The Toothrock Trailhead provides access to the 5.5-mile Bonneville Segment of the Historic Columbia River Highway State Trail.
Head west 1 mile to John B. Yeon trailhead. The trail crosses to the north side of I-84 around Tooth Rock; eastbound traffic passes through the tunnel below. Visitors will enjoy views of Bonneville Dam as they travel alongside the Columbia River and across the historic Moffett Creek Bridge. Then visitors cross back to the south side of I-84 and travel through a forested area where damage from the 2017 Eagle Creek Fire is apparent.
The eastbound 4-mile trail gradually climbs through a densly wooded area that again shows damage from the fire, then delivers majestic views of the Gorge. Just west of the Eagle Creek Trailhead, the trail passes a 40-foot staircase equipped with bike wheel groves. It continues past the Eagle Creek Trailhead and the Cascade Fish Hatchery, which offers the opportunity to see Chinook and coho salmon spawning in Eagle Creek each fall. The trail crosses Ruckel Creek and views of the small, charming falls before ending at the Bridge of the Gods Trailhead.
KNOW BEFORE YOU GO
Please call 503-695-2261 for park specific rules.
No metal detecting is allowed in West Gorge State parks
This park requires a Special Use Permit for special events or activities. Please open the Special Use Permit application to see examples of events that need a permit. If you have questions about whether you need a special use permit for your activity and to receive instructions on how to submit the application, please call 503-695-2261.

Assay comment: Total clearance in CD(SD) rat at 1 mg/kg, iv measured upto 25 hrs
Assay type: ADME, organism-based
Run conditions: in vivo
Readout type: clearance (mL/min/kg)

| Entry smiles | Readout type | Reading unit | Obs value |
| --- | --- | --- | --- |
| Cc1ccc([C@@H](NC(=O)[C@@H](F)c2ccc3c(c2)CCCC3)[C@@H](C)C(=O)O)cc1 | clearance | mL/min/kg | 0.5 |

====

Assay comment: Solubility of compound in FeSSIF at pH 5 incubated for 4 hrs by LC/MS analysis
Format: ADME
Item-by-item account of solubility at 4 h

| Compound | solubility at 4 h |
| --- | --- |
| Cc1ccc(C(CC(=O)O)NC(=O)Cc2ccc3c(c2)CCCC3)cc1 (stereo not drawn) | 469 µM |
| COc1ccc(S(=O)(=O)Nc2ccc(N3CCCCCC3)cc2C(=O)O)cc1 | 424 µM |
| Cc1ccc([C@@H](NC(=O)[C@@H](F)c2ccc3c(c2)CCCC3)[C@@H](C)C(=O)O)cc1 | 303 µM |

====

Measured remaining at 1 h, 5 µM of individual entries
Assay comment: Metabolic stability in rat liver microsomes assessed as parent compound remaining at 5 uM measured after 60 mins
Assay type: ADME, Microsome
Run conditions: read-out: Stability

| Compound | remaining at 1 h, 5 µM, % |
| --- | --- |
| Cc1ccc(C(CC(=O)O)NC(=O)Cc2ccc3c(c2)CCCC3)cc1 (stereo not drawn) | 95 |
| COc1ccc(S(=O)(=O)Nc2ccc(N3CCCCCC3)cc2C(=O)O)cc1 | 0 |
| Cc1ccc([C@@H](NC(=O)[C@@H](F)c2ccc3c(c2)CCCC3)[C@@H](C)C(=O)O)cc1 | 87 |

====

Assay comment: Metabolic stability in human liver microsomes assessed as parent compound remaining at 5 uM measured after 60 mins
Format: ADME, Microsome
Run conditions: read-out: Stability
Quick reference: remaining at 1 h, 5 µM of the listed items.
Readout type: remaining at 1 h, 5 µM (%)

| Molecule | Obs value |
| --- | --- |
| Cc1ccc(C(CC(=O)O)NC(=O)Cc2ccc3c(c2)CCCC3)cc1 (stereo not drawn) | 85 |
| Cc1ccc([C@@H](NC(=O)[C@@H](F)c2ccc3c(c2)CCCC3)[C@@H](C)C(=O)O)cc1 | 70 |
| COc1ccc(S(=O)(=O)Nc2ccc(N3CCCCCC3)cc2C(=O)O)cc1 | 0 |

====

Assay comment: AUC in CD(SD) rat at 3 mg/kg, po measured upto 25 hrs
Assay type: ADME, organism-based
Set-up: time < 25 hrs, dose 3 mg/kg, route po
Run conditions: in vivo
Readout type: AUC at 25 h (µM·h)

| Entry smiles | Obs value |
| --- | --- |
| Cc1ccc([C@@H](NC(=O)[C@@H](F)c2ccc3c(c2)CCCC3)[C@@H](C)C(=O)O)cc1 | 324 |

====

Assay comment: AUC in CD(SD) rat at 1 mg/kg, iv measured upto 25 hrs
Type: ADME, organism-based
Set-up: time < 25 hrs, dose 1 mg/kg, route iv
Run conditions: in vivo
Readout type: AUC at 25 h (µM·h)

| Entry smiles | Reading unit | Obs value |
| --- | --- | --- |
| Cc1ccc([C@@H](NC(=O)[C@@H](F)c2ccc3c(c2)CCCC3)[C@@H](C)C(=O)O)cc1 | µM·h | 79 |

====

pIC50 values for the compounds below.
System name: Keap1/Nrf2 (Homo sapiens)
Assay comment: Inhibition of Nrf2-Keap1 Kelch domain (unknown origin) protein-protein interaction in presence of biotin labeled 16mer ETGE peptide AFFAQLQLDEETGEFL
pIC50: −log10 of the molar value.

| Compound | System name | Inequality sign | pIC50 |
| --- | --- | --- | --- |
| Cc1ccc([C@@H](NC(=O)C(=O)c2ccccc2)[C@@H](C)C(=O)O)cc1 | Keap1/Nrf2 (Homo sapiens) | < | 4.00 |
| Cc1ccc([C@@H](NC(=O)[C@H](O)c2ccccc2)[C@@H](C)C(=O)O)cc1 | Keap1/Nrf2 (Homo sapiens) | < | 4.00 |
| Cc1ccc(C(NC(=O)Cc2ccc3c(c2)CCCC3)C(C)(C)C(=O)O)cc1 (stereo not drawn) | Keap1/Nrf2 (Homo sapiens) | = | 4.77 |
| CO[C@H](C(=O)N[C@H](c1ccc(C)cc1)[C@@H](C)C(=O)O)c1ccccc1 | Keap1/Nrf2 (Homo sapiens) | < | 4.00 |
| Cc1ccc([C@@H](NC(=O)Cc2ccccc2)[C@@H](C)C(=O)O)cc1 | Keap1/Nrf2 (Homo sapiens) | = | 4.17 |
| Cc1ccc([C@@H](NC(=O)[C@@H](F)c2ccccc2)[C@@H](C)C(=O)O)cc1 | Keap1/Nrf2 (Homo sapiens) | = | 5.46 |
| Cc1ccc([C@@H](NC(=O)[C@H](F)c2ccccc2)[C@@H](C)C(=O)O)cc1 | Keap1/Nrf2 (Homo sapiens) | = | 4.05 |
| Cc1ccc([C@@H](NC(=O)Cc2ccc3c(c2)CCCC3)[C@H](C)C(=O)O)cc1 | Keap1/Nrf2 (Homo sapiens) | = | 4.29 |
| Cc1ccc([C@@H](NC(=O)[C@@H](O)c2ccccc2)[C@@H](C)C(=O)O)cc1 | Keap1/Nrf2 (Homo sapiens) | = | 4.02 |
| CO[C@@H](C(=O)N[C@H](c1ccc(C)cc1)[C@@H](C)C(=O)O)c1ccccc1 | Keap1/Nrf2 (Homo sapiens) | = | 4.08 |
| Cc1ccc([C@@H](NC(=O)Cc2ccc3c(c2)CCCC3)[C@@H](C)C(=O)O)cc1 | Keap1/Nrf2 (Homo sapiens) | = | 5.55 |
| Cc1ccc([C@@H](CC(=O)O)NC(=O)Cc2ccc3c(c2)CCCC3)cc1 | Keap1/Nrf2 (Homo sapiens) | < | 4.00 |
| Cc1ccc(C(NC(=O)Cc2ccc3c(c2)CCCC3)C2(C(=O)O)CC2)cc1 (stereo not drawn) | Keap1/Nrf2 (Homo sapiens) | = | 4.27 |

The Historic Columbia River Highway was designed by Samuel Lancaster and constructed between 1913 to 1922. Its purpose was not merely to provide an east-west transportation route through the Columbia River Gorge, but to take full advantage of every natural aspect, scenic feature, waterfall, viewpoint and panorama. When bridges or tunnels were designed, they stood by themselves as artistic compliments to the landscape. The Columbia River Highway served millions of travelers and became one of the grandest highways in the nation. When transportation needs required faster and larger roads, sections of the old highway were bypassed. By 1960, a new interstate highway had replaced nearly all of the older road. The four-mile stretch of old highway between Hood River and Mosier, including the Mosier Twin Tunnels, was closed, filled with rock and abandoned. In the 1980s, new interest in the old scenic highway began to resurface. Lost sections of highway were identified, unearthed and studied for potential renovation. Some portions of the original route were covered by I-84 when it was built. An ambitious restoration began with the removal of rock from the Mosier Twin Tunnels. Restoration took several months. When workers were done, several surprises were unearthed, such as graffiti dating back to 1921 (when drivers were snowbound for several days). The highway is owned and maintained by ODOT; the state trail is managed by the Parks and Recreation Department. In 2000, the highway was designated a National Historic Landmark, and in 2002, the state trail was designated a National Recreation Trail.